Three strategies can boost reading comprehension

Three strategies can boost reading comprehension
Posted on 11/01/2019

As your child gets older, he will be expected to read and understand more complex text. He will transition from learning to read to reading to learn.

To support this transition, share these reading comprehension strategies with your child:

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  2. See the big picture. Before he starts to read an assignment, have your child think about what he will be reading. What is the title of the chapter or assignment? Does it offer any clues about the content?
  3. Suggest he look for other clues, such as subheadings, words in boldface or italics, pictures or graphs.
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  5. Take notes. Taking notes while reading will make it easier for your child to comprehend and remember information. It will also make reading active and engaging. Your child should write down the most important ideas in the reading assignment. He should also write down any words he doesn’t know so he can look them up later.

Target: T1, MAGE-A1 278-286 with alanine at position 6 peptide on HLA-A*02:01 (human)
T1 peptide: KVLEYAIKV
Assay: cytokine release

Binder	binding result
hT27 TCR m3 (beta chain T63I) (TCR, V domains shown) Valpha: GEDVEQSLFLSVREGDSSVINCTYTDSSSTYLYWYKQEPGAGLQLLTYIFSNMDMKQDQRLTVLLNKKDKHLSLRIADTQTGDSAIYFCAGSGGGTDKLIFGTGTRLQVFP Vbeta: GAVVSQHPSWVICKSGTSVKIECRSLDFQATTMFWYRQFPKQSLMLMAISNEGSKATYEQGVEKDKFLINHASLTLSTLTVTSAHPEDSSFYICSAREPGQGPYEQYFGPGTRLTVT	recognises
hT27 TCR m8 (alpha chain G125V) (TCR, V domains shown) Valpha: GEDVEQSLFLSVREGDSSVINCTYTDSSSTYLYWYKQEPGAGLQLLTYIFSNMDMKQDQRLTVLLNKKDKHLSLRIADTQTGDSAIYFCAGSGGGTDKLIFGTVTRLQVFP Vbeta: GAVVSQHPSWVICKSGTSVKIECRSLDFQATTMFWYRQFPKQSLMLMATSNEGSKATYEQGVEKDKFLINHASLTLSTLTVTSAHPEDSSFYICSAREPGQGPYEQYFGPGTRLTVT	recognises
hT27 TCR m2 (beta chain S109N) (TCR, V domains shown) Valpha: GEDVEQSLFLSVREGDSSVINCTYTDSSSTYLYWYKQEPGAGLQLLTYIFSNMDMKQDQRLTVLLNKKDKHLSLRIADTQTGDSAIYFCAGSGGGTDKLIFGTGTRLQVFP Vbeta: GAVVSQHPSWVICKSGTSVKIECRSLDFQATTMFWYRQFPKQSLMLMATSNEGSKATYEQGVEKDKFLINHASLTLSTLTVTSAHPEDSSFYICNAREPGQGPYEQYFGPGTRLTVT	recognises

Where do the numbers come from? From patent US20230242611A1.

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  7. Make connections. The best way to remember new information is to relate it to something already learned. When your child finishes reading, have him answer questions such as: How is this topic similar to something else I know? What key ideas did I already know? What new information did I learn?

Reprinted with permission from the November 2019 issue of Parents make the difference!® (Elementary School Edition) newsletter. Copyright © 2019 The Parent Institute®, a division of PaperClip Media, Inc.

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